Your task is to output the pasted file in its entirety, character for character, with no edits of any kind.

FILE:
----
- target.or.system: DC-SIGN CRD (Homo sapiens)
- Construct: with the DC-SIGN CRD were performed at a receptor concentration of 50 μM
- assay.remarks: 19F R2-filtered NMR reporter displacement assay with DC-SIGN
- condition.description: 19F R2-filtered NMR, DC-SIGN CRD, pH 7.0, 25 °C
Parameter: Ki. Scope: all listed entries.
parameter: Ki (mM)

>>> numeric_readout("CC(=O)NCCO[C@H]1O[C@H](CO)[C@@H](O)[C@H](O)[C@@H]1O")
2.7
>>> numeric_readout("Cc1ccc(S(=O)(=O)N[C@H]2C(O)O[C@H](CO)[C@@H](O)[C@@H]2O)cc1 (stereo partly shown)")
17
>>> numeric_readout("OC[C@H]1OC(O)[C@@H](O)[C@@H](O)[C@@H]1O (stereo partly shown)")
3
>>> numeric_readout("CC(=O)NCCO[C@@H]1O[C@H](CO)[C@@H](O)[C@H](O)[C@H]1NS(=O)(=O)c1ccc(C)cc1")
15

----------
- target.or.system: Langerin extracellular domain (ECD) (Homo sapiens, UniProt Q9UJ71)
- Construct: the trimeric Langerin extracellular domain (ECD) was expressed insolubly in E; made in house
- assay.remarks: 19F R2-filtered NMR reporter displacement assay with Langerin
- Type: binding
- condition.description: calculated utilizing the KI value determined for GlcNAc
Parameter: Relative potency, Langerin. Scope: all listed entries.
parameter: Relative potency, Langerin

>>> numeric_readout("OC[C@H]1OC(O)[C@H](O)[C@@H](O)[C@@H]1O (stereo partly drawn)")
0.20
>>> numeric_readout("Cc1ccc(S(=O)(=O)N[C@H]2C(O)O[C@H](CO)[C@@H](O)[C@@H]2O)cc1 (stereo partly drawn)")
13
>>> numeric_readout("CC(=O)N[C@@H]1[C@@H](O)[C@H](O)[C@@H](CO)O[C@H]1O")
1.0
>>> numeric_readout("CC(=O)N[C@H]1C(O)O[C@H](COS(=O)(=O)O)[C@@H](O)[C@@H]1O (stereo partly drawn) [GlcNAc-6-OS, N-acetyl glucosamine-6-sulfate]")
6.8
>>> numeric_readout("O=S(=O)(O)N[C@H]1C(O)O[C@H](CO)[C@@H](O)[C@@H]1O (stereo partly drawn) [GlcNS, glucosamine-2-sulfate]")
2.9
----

- target.or.system: DC-SIGN CRD (Homo sapiens)
- Construct: with the DC-SIGN CRD were performed at a receptor concentration of 50 μM
- assay.remarks: 19F R2-filtered NMR reporter displacement assay with DC-SIGN
- condition.description: 19F R2-filtered NMR, DC-SIGN CRD, pH 7.0, 25 °C
Parameter: Ki. Scope: all listed entries.
parameter: Ki (mM)

>>> numeric_readout("CC(=O)NCCO[C@H]1O[C@H](CO)[C@@H](O)[C@H](O)[C@@H]1O")
2.7
>>> numeric_readout("Cc1ccc(S(=O)(=O)N[C@H]2C(O)O[C@H](CO)[C@@H](O)[C@@H]2O)cc1 (stereo partly shown)")
17
>>> numeric_readout("OC[C@H]1OC(O)[C@@H](O)[C@@H](O)[C@@H]1O (stereo partly shown)")
3
>>> numeric_readout("CC(=O)NCCO[C@@H]1O[C@H](CO)[C@@H](O)[C@H](O)[C@H]1NS(=O)(=O)c1ccc(C)cc1")
15

----------
- target.or.system: Langerin extracellular domain (ECD) (Homo sapiens, UniProt Q9UJ71)
- Construct: the trimeric Langerin extracellular domain (ECD) was expressed insolubly in E; made in house
- assay.remarks: 19F R2-filtered NMR reporter displacement assay with Langerin
- Type: binding
- condition.description: calculated utilizing the KI value determined for GlcNAc
Parameter: Relative potency, Langerin. Scope: all listed entries.
parameter: Relative potency, Langerin

>>> numeric_readout("OC[C@H]1OC(O)[C@H](O)[C@@H](O)[C@@H]1O (stereo partly drawn)")
0.20
>>> numeric_readout("Cc1ccc(S(=O)(=O)N[C@H]2C(O)O[C@H](CO)[C@@H](O)[C@@H]2O)cc1 (stereo partly drawn)")
13
>>> numeric_readout("CC(=O)N[C@@H]1[C@@H](O)[C@H](O)[C@@H](CO)O[C@H]1O")
1.0
>>> numeric_readout("CC(=O)N[C@H]1C(O)O[C@H](COS(=O)(=O)O)[C@@H](O)[C@@H]1O (stereo partly drawn) [GlcNAc-6-OS, N-acetyl glucosamine-6-sulfate]")
6.8
>>> numeric_readout("O=S(=O)(O)N[C@H]1C(O)O[C@H](CO)[C@@H](O)[C@@H]1O (stereo partly drawn) [GlcNS, glucosamine-2-sulfate]")
2.9